Kenya Commercial Bank (KCB) Group has disclosed a 22.2 per cent profit decline for the year ending in December 2020 to Ksh19.6 billion from Ksh25.2 billion in 2019.
The reduced profit is highly contributed by a higher cover for loan defaults with the provision costs rising to Ksh27.5 billion from Ksh8.9 billion previously.
However, KCB Group Managing Director Joshua Oigara expects a turnaround in customer abilities to repay back loans to nullify the heightened credit risks to banks as seen across their performance in 2020.
“The pandemic significantly affected our business across the markets we operate in, with most of them going into some degree of lockdown. The negative impact on the economy drastically reduced our customers’ ability to operate necessitating loan restructures. Signs of recovery were evident at the tail end of the year with increased business activity, and we believe this momentum will carry into 2021,” he said.
The Central Bank of Kenya (CBK) had told banks that they will only pay dividends after ensuring that they have enough capital to ride out the economic fallout from the pandemic.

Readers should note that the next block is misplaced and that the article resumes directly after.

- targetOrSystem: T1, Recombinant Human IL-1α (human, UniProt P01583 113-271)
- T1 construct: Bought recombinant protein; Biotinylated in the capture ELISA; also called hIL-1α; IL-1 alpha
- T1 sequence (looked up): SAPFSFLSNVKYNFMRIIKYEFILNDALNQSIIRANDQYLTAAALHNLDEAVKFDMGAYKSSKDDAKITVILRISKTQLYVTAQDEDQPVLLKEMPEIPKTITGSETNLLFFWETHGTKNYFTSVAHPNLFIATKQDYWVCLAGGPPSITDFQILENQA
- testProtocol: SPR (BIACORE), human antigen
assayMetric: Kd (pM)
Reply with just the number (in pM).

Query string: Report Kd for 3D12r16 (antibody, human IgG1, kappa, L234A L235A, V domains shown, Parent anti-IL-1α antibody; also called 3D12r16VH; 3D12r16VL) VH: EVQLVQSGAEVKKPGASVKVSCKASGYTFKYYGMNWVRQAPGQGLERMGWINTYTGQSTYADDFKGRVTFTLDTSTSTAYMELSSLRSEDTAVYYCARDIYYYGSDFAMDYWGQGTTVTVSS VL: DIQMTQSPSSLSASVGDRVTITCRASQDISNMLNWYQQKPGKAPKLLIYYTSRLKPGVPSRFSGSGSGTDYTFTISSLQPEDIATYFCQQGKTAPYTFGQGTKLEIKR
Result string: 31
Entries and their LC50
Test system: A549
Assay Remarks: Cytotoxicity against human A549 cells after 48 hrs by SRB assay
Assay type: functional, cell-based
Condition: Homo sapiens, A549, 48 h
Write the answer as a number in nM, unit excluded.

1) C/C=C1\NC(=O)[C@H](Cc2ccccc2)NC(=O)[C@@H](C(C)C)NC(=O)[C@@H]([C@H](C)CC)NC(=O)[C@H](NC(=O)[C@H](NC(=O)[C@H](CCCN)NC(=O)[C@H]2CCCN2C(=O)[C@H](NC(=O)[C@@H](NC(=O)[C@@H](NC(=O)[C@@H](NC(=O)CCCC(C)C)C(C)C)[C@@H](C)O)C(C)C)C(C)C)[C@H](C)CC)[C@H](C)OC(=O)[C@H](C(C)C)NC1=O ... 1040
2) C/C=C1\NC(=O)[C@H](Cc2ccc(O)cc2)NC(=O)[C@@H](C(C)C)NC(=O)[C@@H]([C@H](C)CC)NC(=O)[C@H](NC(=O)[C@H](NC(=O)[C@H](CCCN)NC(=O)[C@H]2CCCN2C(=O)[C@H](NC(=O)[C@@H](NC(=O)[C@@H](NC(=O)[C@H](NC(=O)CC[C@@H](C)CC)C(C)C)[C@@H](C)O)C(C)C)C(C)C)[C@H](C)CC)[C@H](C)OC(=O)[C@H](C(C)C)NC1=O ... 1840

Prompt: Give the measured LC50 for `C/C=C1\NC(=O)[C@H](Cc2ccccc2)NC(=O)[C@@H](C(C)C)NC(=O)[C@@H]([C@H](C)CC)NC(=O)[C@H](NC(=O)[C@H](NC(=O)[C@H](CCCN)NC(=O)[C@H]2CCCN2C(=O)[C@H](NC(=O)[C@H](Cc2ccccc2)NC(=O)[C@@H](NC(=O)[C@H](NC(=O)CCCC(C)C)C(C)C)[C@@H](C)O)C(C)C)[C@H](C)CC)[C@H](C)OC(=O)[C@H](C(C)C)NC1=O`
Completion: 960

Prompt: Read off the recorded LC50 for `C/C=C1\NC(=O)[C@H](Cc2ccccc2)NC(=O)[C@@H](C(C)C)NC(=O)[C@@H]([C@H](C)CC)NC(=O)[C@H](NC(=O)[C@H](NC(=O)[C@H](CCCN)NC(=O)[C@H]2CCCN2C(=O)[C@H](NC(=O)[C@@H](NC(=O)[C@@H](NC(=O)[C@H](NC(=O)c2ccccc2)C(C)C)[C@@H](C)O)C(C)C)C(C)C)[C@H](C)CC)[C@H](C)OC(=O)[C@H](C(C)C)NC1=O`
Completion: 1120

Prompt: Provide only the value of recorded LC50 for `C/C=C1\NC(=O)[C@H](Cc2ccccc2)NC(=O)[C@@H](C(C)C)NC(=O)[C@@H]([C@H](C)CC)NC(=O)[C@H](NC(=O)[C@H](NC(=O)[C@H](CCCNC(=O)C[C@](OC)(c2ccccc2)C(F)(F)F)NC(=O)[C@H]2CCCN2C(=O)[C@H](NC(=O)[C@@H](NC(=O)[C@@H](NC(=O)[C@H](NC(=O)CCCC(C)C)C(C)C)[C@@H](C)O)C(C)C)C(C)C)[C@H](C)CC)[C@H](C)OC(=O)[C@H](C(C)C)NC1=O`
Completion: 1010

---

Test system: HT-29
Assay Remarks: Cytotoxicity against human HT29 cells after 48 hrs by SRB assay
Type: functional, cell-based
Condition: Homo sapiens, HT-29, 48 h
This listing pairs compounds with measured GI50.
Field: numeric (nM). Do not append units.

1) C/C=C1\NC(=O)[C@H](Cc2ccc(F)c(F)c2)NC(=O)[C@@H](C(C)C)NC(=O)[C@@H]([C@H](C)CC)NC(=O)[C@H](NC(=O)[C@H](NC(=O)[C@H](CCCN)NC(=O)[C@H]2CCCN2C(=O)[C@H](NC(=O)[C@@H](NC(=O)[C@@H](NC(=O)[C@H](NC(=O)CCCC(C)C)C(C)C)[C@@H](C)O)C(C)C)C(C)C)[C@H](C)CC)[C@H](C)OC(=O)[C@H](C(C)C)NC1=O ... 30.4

According to KCB, it has strengthened their balance sheet to give room to support their customers and stakeholders through the crisis while ring-fencing the business for future growth despite the challenges.
The bank was forced to make increased provisions as borrower risks surged with its own stock of non-performing loans swelling to Ksh.96.6 billion from a lower Ksh.63.4 billion a year earlier.
While the higher loan loss cover raised overall expenses, the bank defied the tough operating environment to grow both its interest and non-interest funded (NFI) income streams.
Interest income took off to Ksh88.7 billion from Ksh74.4 billion while NFI grew marginally to Ksh28.5 billion from Ksh.28.2 billion.
However, KCB has held off the concerns to declare an unlikely Ksh1 final dividend to shareholders even as its earnings per share declined to Ksh6.10 from Ksh8.11 a year before.
KCB’s asset base includes Ksh595.3 billion in net loans and advances to customers and Ksh767.2 billion in customer deposits, helping to raise its total asset base to Sh987.8 billion and closer to its short-term target of Sh1 trillion.